I don’t mean that in a ‘trick’ way. I mean it as an ability to understand what is going on; what are the personal preferences, talents and experience and decide how to get information, learn and apply that knowledge to produce an outcome over time. This requires a capacity to evaluate the environment, but also to self-evaluate. Schools could teach students the art of self-evaluation and give them tools to deal with difficulties in ways that suits their condition.
The focus on grades, takes the focus away from how to become more productive, how to be confident, how to deal with your own difficulties, and how to adapt. The grades are artificial and encourage toxic competitiveness. Instead of grades we should have a system that describes personal attributes and skills. As an example, this system could give the following value “marks”: student X is agile, fast and detail driven while student Y is methodical, perceptive and creative. Student X had a preference for sports, mastering kinetic skills, and has an interest in operations; she has worked on organising sport events, robotics or public transport management. Student Y has interest for research in human sciences, social behaviour and organisation of enterprises; he has worked on writing essays and organising surveys.
By focusing on personal growth, mastering learning, self-discovery, problems-solving, creativity and collaboration, the students would be given tools they will be using for the rest of their lives. The grades are not that important anyway.
We mostly think of data as something we put in into the systems using electronic forms. Human operators pour in data all around the world. There is also data about data, which is what mostly computers do with their invisible algorithms, and then there is data generated by machines equipped with sensors that measure all sorts of parameters. Referred to as the Internet of Things, this network of devices collects data incessantly streaming them into large databases. This data stream is about to explode, dwarfing the data collected by human operators.
Take the healthcare for example. Traditionally, the data collection occurs at healthcare facilities. You go there, a friendly nurse plugs into you a device that measures your blood, your heart, whatever is needed to help doctors produce a diagnostic. Once you are done, the data stream stops. On exceptional occasions you are given a device to carry with you for data sampling. As the sensors become cheaper and smaller, when it comes to data collection the healthcare industry starts to blur the boundaries between the inside and the outside of their facilities. Carrying monitoring devices will become normal creating a huge amount of data.
Everything that touches our lives will be equipped with sensors: the house, the office, the cars, the roads, you name it. With IPv6, the number of connectable devices is practically unlimited. Someone calculated that 1038 IP addresses will be available. Imagine how that world will look like.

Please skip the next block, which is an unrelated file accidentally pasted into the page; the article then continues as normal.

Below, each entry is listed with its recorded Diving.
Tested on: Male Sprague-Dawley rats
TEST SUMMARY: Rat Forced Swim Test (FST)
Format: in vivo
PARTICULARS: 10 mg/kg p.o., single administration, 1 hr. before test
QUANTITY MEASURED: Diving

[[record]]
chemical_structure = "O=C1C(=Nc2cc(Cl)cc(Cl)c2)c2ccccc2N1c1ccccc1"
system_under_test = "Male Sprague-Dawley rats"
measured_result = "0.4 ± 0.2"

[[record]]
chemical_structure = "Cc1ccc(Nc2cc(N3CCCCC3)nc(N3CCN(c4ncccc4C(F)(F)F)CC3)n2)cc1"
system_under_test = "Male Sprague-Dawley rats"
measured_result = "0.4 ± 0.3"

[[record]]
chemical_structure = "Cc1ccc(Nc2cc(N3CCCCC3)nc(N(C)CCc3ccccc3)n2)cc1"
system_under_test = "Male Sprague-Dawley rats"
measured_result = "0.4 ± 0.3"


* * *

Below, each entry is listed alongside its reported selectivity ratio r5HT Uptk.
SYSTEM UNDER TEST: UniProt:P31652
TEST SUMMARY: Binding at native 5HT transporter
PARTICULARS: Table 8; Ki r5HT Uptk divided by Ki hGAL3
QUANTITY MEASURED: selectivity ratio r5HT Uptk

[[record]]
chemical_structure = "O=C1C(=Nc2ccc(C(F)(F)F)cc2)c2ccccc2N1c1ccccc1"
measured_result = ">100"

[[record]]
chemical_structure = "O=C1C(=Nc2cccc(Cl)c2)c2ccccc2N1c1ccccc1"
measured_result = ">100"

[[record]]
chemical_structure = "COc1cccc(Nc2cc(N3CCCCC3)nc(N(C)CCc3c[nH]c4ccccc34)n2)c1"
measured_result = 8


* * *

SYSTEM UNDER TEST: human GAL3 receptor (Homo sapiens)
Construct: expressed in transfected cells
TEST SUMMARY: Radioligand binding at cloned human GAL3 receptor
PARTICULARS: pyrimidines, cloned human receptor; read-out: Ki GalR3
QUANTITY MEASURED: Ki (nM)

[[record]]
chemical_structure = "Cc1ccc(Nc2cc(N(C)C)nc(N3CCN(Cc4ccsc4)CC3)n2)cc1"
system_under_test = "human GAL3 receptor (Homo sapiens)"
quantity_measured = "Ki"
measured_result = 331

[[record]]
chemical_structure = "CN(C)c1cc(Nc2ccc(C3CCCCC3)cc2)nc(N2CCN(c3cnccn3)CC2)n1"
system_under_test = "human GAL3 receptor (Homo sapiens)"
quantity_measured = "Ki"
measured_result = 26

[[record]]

WiTricity, a company that invented a system of charging a battery wirelessly, is considering the idea of powering the cars through mini generators planted into the road. This is an incredible idea. Cars flowing (driverlessly?) through the highway absorbing power from the road as they roll smoothly to their destination will be in constant dialogue with a huge network of small devices designed to identify them, and measure the energy consumption and other parameters. This is a data flood alright.
Who or what is going to handle all this data? Who/what is going to make sense out of all this? Forget about privacy – that will go away anyway – there is no place to hide, but handling this data will be a huge challenge.
On one hand we will use analytical tools to examine data and make decisions. This is a slow process that suits us, humans, to have time to figure out things. On the other hand you need faster decision systems that will respond to situations. Large financial institutions in US are already going through a huge redesign of their organisations by replacing human traders with ultra-fast machines that could execute optimised trades at lightning speed. We will have that adopted in healthcare, in transportation and other areas.
A good question is what are the system design principles we need to adopt in a world of fast computers and of an infinity of networked devices? Do we need to learn completely new skills that allow us to handle the increased cognitive load and to interact with computer systems in radically different ways, skills that are not taught in schools or elsewhere? At the moment, there is a growing disconnect between a schooling system obsessed with assessing numeracy and literacy skills and the transformed world in which we live in. Perhaps the technical system design needs to be merged into a social system design so that we don’t rely on highly skilled analysts and machines for making decisions, but integrate the computer network within higher order social networks.